Abdominal wound dehiscence [n = 56]
No abdominal wound dehiscence [n = 168]
CVA/stroke no deficit
Operative time >2.5 h
Clean wound classification
Superficial wound infection
Deep wound infection
Failure to wean
One or more complications
Return to OR
Rotterdam score variables and characteristics of the validation population
Variables of the Rotterdam score
Abdominal wound dehiscence [n = 56]
No abdominal wound dehiscence [n = 168]
Chronic pulmonary disease
Type of surgery
Stomach and duodenum
Area under ROC curve for each score (area+/-SE) and the odds ratio (OR) as a risk coefficient for the abdominal wound dehiscence score and dehiscence
95% CI for OR
The odds ratio as risk coefficient was examined using a binary logistic regression model. When the VAMC and Rotterdam scores increased by one unit the predicted odds changed by a multiplicative factor of 1.1 and 2.2, respectively. This indicates that for an increase of 1 point, on both risk scores, the risk of abdominal wound dehiscence increases 1.1 and 2.2 times (Table 4).
The correct and misclassification error probabilities (%) of both abdominal wound dehiscence risk score at optimal cut off values and at values used in primary publications
False + (%)
False – (%)
Cut off value
Comparison of discrimination
Comparing discriminatory ability and calibration among various scores for the wound dehiscence
Are under ROC curve
Hosmer-Lemeshow (9 groups)
Calibration of prediction scores
The fit of the model was good in both cases, as shown by the Hosmer and Lemeshow test (p = 0.461 and p = 0.083, respectively, as it is shown in Table 6). However, in the case of the VAMC score the calibration was significantly better.
Prior studies have identified several risk factors associated with the development of abdominal wound dehiscence, such as: age (>65 years old), gender (male), smoking, obesity, chronic steroid therapy, anemia, jaundice, uremia, diabetes, low albumin level, chronic obstructive pulmonary disease (COPD), cancer, wound infection, and emergency surgery[5–11]. The results of this study indicate that wound dehiscence is a complex process that is influenced by factors both of a general and local nature, as well as pre-, intra-and postoperative timing. Only the common occurrence of a number of factors lead to the development of this complication. Most of the risk factors do not depend directly on the surgeon, but rather on patient factors such as: gender, age, type of disease to be treated, mode of surgery, and chronic steroid use. No significant differences were observed between the study and control groups with regard to diabetes, COPD, anemia, uremia, jaundice, and the albumin levels. However, consistent with the findings of other publications, the most important risk factor for the development of abdominal wound dehiscence was a surgical site infection.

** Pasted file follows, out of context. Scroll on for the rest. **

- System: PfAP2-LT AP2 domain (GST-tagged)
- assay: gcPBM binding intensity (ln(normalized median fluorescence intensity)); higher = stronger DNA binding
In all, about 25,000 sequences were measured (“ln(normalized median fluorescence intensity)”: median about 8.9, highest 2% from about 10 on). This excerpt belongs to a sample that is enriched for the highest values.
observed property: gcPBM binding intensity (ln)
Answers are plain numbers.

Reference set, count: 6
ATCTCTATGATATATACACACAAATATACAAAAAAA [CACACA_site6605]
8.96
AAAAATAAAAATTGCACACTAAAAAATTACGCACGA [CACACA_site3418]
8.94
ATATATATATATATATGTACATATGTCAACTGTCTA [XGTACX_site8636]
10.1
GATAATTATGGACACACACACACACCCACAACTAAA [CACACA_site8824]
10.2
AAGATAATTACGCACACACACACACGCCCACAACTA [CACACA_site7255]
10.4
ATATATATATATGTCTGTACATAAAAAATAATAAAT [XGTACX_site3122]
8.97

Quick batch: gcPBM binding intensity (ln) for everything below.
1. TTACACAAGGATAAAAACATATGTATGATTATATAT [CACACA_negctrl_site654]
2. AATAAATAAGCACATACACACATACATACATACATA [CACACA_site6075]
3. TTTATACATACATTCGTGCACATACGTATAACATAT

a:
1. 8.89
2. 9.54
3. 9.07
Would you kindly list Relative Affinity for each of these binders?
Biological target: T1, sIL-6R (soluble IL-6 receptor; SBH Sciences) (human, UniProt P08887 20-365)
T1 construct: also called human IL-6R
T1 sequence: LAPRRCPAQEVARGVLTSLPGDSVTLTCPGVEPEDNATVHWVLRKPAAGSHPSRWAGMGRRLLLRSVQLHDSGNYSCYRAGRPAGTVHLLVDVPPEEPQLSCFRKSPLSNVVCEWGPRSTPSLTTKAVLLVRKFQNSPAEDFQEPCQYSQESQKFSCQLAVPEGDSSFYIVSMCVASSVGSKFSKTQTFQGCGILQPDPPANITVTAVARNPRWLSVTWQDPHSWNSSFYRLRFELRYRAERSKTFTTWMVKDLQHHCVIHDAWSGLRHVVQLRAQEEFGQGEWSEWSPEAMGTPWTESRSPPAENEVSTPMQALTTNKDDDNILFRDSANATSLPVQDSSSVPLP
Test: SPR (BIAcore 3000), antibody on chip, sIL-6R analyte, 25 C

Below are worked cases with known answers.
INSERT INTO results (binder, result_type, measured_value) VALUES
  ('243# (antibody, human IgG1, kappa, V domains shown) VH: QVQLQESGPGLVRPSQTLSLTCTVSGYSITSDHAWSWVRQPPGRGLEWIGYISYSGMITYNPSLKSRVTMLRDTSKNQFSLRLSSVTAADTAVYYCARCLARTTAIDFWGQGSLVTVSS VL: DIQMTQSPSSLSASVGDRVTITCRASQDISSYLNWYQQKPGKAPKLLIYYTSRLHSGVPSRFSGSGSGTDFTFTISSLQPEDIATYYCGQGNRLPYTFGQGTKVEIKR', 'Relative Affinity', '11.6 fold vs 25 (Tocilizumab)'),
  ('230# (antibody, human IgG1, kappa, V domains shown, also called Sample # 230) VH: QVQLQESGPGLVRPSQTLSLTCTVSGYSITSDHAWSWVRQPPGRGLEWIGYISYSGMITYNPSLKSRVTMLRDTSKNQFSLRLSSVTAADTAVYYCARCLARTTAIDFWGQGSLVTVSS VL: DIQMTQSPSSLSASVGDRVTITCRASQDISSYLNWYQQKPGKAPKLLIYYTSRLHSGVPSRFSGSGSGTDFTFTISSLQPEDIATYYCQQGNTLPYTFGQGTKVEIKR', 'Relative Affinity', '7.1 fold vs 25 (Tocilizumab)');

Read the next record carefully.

Scoring systems are designed to estimate the probability of occurrence of an undesired event. Such systems can be used to aid clinical management, resource allocation and quality assessment. There are only two scoring systems in the medical literature that are used for determining the risk for developing an abdominal wound dehiscence; the populations studied validated both. However, external validation is essential before a scoring system is applied to a group of patients different from the one originally used for model development.
This is the first study to compare the validity of the reported indices in our population. Both the VAMC and Rotterdam scores can be used to predict abdominal wound dehiscence. The relationships between all scores were statistically significant and the area under the curve of the ROC plot showed a good (0.84) and moderate (0.76) predictive value. However, in this study the VAMC score showed a significantly better discriminatory ability. Moreover, the VAMC score had better calibration compared to the Rotterdam score. This is due the fact that the Rotterdam score consists of many variables that our control group was matched for (age, gender, emergency surgery, type of surgery). Among the variables, only the VAMC score included the risk factor of emergency procedures. In addition, the population studied here may be more similar to the population in the VAMC study with more co-morbidities than the general population. Furthermore, the Rotterdam score was designed to avoid excessive inclusion of emergency operations in the control group. The population assessed in this study, was more like the VAMC population with regard to the number of emergency operations; which were significantly higher compared to elective procedures. In the study by Gomez Diaz et al., authors also concluded that the Rotterdam score has same limitations in the preoperative assessment and additional refinements are needed to improve accuracy. This is mainly due to the fact that its comprises a list of postoperative factors, including, the key factor in the assessment, surgical wound infection.